In this study we used label-free proteomic technology to identify two proteins with the potential to act as molecular biomarkers for SMA. The combination of proteomics technology with an established mouse model of SMA (where it is possible to accurately identify and isolate tissue from animals at different stages of disease) revealed that increased levels of GRP75/Mortalin and Calreticulin in skeletal muscle correlated with disease progression. Importantly, these protein biomarkers were also accessible in skin samples from SMA mice, suggesting that they can also be monitored in a peripherally accessible tissue during clinical trials. A preliminary study on a small sample of patient muscle biopsies suggested that GRP75/Mortalin and Calreticulin were detectable and measurable in human tissue, including biopsies from SMA patients.
The use of label-free proteomics in this study provides further evidence that proteomics technologies represent a powerful tool for biomarker discovery . Indeed, proteomics technology has previously been used to screen for potential biomarkers in human SMA patients [19, 21]. Previous studies combining proteomics with animal models of SMA have mainly utilized the technology to uncover molecular pathways disrupted downstream of SMN [7, 30, 35, 36], but the current study demonstrates that similar approaches can be used to identify potential protein biomarkers for future use in the human clinical context. In addition, our ability to identify protein biomarkers conserved between different mouse models of SMA and human SMA patients suggests that common biomarkers can be utilized in both pre-clinical testing of new treatments in animal models as well as in human clinical trials. It should be noted that our proteomics study identified approximately 500 muscle proteins, which is predicted to represent only a fraction of the total muscle proteome. Thus, there are likely to be other proteins in SMA skeletal muscle yet to be identified that have the potential to act as novel biomarkers for the disease alongside GRP75/Mortalin and Calreticulin.
Calreticulin is a multifunctional protein that has previously been identified as a potential biomarker for other diseases. For example, serum levels of Calreticulin have been shown to increase in patients with rheumatoid arthritis  and increased levels of Calreticulin have been reported in breast cancer [38, 39], gastric cancer , and lung cancer . Calreticulin has also been identified as a prognostic factor for neuroblastoma . However, Calreticulin has not previously been linked to SMA, and whether it is actively involved in disease pathogenesis or not remains unclear. Interestingly, Calreticulin has been implicated in regulating motor neuron pathology in a related motor neuron disease (amyotrophic lateral sclerosis; ALS) , suggesting that, alongside its potential to act as a molecular biomarker for SMA, further investigations into its possible contribution to the pathogenesis of SMA are warranted.
GRP75/Mortalin is a member of the Hsp70 family of chaperones, with roles including the regulation of energy generation, stress responses, muscle activity, mitochondrial activity, and cellular viability [44–46]. As with Calreticulin, GRP75/Mortalin has previously been identified as a possible biomarker for cancer and cardiovascular diseases  as well as being a potential prognostic factor for neuroblastoma . GRP75/Mortalin (also known as HSPA9) has also been implicated in the pathogenesis of other neurodegenerative conditions, including Parkinson’s disease  and Alzheimer’s disease , suggesting that it, too, may be contributing directly to SMA pathogenesis. Nevertheless, it is important to note that biomarkers do not need to actively contribute to disease pathogenesis in order to be effective. What is critical is that the levels of a biomarker must alter in a temporally traceable and predictable manner as an accurate measure of the molecular and physiological processes of disease progression. Both GRP75/Mortalin and Calreticulin appear to meet these criteria in SMA.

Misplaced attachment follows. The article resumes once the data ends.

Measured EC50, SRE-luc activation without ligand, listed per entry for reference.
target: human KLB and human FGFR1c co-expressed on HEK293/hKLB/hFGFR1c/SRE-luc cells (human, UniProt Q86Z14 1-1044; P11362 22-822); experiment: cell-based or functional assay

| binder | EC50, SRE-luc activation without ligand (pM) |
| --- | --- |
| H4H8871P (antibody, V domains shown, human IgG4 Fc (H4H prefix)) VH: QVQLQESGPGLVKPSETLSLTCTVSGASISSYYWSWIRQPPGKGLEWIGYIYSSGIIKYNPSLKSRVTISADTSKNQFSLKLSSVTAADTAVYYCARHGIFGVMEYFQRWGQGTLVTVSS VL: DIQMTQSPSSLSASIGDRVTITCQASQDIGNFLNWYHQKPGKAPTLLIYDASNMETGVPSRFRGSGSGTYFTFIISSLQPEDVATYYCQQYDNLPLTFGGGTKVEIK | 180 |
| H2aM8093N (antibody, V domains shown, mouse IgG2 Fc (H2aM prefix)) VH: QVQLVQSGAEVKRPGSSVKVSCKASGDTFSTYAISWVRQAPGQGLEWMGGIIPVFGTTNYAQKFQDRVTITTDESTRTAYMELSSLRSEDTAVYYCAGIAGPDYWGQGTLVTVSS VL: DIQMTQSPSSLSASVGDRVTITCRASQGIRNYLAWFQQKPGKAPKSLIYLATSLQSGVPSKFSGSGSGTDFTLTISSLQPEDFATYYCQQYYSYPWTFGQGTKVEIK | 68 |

Our preliminary investigation of GRP75/Mortalin and Calreticulin levels in human skeletal muscle suggests that these proteins may represent viable biomarkers in human SMA patients. However, it represents only an initial demonstration of the ability to detect and measure these proteins in human tissue, and was hampered by a lack of detailed information from the biobank regarding the actual stage of disease progression for each patient at the time of muscle biopsy, as well as the small sample size. As a result, further, large-scale studies on patient cohorts will now be required to validate GRP75/Mortalin and Calreticulin as robust protein biomarkers for SMA in humans. The demonstration in mouse models that increased levels of these proteins correlated with increasing disease severity suggests that such a study is now warranted. Moreover, the finding that these proteins can be tracked in skin samples suggests that the use of skin biopsies might be of more practical use for these studies, reducing the need for repeated invasive muscle biopsies.